Barry Zwarenstein has taken three companies public, and he says doing it well “comes down to a matter of experience.” But there has to be a first time, right?

Barry Zwarenstein

Barry Zwarenstein

Back in 1996, he had been working for 21 years at FMC Corp., which is now a chemicals manufacturer but used to have a diverse portfolio of businesses. Zwarenstein says he had a strong desire to be the finance chief at a public company, but his path to that goal was blocked at FMC. Then, that year, a CFO opportunity presented itself at Logitech, the personal computer accessories maker, which was preparing to go public. But he had to talk his way into the job.

“Logitech took a gamble on me, because I’d never taken a company public,” he says. “I managed to convince them that it was a one-time event, and it was more important that I had spent the last 21 years making systems improvements, understanding ROI, making cost controls, doing financial planning and so on. They chose me, and it was really fortunate for me that it worked out.”

Zwarenstein now runs finance at Five9, his sixth CFO post in Silicon Valley. The company sells subscription-based cloud software for running call centers. Its name suggests the “up” time it promises to customers: 99.999%. He joined at the beginning of 2012 and took the company public in April 2014.

Several things attracted him to Five9. One was the market opportunity: 14.5 million call-center agents worldwide (almost half of those in the United States), 95% of them working with premises-based software. Another was the company’s size — revenue of $43 million in 2011, just before he came aboard. “I like to be in companies that are still a size where you can make things happen,” he says.

Then there was the software-as-a-service subscription model, which generates recurring revenue and steady sales growth — the topline was up to $84 million in 2013 and through three quarters this year was about 25% over last year’s first nine months. “Having the ability to work with predictable, visible revenue streams and tell that story was appealing,” Zwarenstein says, “as opposed to most of my prior career, which was systems work that tended to be more lumpy.”

Finally was Five9’s unique sales proposition. It claims to be the only call-center software vendor whose products are entirely in the cloud, though some of the market leaders have added a cloud presence to their on-premises products. “This is a huge market, and it’s going to shift [to the cloud] — it’s only a matter of time,” Zwarenstein says.

Five9 currently has about 2,000 clients that use its service to handle more than 3 billion customer interactions per year, he notes. So far large companies haven’t shown a taste for switching wholly to cloud-based call centers, but some want to experiment with the concept for a particular call center or campaign.

It does seem to be a solid concept, given that having a virtual call center — in fact, Five9’s core product is called VCC, for virtual call center — not only allows a company to avoid buying on-premises software that takes a lot of time to install, isn’t very scalable and is difficult to update, it also frees the company from having to dedicate space to a call center. “All someone needs to be an agent on the Five9 platform is an Internet connection, a laptop and a headset,” says Zwarenstein. “They can be anywhere.” One of the company’s biggest customers is American Support, a telesales firm that hires many military spouses to make calls.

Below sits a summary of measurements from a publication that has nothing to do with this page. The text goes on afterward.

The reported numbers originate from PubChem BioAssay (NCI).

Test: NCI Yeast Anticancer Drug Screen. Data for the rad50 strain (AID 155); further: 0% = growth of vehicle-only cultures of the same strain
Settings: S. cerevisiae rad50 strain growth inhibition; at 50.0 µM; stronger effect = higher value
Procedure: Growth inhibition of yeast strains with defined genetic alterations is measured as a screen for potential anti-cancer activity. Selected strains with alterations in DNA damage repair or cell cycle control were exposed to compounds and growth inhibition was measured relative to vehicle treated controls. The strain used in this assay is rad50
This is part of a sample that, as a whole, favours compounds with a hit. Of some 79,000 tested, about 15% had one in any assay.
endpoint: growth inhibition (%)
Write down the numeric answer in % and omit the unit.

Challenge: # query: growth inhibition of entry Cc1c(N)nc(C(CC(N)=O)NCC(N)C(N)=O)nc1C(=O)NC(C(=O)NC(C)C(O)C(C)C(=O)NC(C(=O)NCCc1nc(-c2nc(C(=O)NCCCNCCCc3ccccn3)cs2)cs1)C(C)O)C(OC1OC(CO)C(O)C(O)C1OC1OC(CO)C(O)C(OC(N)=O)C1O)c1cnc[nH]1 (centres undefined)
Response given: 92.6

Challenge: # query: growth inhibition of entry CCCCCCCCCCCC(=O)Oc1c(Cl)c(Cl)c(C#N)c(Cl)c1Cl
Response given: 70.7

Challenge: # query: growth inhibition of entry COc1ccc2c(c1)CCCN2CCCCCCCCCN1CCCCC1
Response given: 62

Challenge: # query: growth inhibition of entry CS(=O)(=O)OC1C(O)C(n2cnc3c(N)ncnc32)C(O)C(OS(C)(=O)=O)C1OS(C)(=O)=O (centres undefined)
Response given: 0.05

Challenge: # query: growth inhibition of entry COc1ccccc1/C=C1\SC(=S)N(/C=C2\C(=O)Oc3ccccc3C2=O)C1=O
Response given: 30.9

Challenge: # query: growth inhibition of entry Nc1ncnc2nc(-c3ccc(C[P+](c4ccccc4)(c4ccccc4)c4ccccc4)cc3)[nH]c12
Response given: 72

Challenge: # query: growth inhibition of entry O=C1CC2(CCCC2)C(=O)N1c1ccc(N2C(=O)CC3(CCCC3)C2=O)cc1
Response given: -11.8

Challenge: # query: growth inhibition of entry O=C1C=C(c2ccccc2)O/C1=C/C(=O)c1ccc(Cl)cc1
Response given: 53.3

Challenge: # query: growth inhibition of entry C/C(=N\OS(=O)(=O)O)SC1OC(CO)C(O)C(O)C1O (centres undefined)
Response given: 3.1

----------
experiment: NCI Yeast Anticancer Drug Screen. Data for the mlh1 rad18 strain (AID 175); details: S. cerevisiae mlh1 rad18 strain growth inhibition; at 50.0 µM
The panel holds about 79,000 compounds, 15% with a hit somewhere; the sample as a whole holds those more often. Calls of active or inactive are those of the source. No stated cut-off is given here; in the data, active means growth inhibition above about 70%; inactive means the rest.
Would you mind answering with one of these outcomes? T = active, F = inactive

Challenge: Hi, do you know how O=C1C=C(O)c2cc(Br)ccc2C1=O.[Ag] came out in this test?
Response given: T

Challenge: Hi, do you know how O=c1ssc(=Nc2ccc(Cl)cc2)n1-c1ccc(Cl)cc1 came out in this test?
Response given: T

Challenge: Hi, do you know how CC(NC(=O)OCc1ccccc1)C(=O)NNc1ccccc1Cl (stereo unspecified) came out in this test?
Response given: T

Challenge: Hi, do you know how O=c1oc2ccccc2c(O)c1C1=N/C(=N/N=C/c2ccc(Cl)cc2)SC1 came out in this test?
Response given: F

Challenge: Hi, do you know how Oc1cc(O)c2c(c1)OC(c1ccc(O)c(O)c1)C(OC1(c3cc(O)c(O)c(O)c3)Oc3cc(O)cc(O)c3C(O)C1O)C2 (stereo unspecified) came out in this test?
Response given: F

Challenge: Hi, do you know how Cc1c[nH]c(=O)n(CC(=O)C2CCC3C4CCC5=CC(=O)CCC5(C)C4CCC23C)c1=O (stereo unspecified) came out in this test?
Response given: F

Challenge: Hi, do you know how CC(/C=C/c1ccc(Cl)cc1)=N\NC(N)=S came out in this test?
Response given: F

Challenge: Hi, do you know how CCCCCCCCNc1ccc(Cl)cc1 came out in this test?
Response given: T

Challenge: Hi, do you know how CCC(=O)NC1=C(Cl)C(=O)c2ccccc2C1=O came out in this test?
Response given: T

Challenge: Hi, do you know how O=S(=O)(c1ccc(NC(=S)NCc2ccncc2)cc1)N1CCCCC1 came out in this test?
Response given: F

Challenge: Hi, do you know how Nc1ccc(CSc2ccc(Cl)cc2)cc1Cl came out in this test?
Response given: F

The revenue growth isn’t reflected in the company’s stock price, which opened at $4.60 on Tuesday, down from a 52-week high of $9.35. “There’s been a shift in the market, with some distancing over the past few quarters from companies that are not yet profitable,” the CFO acknowledges.

But Five9’s topline-growth achievements — especially because they’re coming at a time when industry generally is having a hard time in that area, with profits driven more by cost controls — suggest that investors eventually “will come to fully appreciate the opportunity we have to keep growing and become profitable,” Zwarenstein says. The company, which started serving customers in 2003, has told Wall Street that it expects to be cash-flow positive in 2017 or 2018.

The long-term goal is to get from the present 53% margin on a non-GAAP basis — i.e., excluding depreciation, amortization and stock-based compensation — to 65-70% within four and a half years. That, to be accomplished in part by growing R&D and G&A expenses more slowly than revenue, in turn is expected to drive EBITDA to 20% of revenue, Zwarenstein says.

Meanwhile, Zwarenstein ticked off a list of ways companies could trip up an IPO. A key one is trying to rush it. “This is not the time for a default setting of cost controls, but rather a time to get experienced people in support of the audit committee and the CEO,” he says.

He also warns against having insufficient financing to weather the ups and downs in today’s volatile markets, “so that you can go out when you want to go out and not when the cash runs out.” And danger lurks if company leaders fail to agree on which non-GAAP metrics to reveal, the frequency of doing that and whether they’re going to be quantitative or qualitative. “There are lots of ways to mess it up,” Zwarenstein says.

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